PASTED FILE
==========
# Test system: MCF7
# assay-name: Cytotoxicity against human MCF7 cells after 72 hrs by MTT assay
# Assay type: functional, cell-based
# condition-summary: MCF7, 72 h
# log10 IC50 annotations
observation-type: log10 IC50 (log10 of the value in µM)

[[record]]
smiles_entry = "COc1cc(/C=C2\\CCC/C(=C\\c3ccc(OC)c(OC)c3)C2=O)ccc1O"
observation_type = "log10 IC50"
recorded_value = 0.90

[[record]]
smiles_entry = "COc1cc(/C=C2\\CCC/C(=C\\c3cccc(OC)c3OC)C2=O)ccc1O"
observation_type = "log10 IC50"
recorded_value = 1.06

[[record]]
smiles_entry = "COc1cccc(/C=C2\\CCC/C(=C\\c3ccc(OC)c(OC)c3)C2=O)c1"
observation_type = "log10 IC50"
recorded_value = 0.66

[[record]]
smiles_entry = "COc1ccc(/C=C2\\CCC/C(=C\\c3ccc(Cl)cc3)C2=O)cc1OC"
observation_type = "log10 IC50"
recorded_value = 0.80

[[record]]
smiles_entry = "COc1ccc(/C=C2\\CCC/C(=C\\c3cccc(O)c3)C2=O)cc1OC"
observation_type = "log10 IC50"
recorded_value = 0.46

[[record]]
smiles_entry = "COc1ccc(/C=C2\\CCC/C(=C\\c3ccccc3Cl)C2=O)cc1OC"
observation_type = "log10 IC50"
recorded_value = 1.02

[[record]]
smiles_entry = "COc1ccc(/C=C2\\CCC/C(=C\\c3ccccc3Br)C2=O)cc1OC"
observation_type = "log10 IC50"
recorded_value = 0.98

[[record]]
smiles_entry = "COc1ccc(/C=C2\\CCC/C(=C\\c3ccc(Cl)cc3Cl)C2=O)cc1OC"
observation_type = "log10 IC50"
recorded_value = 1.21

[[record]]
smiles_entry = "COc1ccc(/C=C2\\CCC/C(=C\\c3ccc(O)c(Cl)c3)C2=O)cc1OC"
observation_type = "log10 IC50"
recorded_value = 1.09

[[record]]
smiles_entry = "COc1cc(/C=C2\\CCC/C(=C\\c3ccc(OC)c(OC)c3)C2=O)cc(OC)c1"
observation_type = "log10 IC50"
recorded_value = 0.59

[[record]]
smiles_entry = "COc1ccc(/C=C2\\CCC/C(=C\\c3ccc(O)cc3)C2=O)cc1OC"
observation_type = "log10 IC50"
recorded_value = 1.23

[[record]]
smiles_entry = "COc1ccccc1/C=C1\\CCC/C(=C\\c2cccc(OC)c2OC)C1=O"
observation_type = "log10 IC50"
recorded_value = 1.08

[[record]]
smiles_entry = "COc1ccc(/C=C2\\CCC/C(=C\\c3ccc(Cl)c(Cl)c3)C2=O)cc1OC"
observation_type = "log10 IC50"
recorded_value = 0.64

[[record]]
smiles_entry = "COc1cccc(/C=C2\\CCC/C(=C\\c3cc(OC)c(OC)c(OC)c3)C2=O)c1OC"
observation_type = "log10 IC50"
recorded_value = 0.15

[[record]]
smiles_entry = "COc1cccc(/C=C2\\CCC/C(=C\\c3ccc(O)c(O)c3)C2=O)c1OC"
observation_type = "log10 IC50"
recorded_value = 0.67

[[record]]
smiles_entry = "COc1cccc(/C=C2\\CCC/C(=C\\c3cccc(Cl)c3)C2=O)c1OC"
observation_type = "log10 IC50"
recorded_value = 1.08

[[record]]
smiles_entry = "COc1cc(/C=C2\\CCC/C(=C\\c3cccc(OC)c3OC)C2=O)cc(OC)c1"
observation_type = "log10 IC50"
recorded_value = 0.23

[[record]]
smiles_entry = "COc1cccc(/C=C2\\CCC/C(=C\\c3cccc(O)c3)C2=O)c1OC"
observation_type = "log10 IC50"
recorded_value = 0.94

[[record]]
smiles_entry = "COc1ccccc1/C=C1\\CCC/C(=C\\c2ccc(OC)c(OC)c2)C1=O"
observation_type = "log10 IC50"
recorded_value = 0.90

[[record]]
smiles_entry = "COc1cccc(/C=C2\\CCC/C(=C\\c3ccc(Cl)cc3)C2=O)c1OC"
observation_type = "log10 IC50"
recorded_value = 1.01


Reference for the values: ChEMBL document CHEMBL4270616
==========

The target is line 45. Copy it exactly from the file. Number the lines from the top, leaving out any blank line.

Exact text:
observation_type = "log10 IC50"